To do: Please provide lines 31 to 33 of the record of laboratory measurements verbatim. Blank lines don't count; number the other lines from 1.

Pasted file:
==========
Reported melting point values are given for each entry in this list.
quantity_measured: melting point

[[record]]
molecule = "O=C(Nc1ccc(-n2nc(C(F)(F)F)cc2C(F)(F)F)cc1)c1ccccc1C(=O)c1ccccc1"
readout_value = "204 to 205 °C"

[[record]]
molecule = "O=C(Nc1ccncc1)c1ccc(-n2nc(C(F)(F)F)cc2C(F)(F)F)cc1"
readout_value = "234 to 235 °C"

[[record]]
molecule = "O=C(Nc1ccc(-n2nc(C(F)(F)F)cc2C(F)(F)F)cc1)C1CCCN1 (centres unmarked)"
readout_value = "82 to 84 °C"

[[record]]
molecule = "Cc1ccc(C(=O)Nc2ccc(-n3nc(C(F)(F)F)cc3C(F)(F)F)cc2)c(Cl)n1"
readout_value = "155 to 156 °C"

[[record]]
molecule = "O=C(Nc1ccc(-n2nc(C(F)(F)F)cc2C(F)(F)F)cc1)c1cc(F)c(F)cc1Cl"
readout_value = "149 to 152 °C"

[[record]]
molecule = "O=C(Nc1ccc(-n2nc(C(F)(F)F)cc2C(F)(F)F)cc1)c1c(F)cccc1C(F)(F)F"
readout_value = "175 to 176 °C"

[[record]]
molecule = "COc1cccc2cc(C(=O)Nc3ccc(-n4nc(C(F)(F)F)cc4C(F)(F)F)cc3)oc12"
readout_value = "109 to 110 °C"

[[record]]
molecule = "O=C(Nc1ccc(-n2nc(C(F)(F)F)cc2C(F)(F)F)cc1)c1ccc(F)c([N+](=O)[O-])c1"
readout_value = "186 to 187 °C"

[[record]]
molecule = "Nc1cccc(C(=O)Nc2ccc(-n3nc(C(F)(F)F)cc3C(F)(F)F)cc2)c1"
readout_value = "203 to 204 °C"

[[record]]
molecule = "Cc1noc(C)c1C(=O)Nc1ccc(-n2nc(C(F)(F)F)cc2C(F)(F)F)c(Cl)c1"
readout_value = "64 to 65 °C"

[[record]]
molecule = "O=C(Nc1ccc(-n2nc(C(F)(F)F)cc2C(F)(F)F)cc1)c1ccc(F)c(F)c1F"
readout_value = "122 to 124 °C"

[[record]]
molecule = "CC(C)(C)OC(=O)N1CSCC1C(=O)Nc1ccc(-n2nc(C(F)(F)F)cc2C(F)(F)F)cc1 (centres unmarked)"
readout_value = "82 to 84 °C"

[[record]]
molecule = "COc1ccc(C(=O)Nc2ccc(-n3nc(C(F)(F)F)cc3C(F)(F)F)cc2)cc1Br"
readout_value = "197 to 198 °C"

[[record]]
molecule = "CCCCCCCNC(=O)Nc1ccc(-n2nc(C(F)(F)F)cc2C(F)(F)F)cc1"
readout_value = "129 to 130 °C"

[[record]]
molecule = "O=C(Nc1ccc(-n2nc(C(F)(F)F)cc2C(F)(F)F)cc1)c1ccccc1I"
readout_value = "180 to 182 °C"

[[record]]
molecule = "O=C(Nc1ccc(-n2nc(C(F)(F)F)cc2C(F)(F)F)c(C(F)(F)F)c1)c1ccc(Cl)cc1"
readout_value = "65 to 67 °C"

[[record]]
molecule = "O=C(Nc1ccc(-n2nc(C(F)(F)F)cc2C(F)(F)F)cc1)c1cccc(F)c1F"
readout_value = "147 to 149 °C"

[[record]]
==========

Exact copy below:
molecule = "Cc1noc(C)c1C(=O)Nc1ccc(-n2nc(C(F)(F)F)cc2C(F)(F)F)c(Cl)c1"
readout_value = "64 to 65 °C"

[[record]]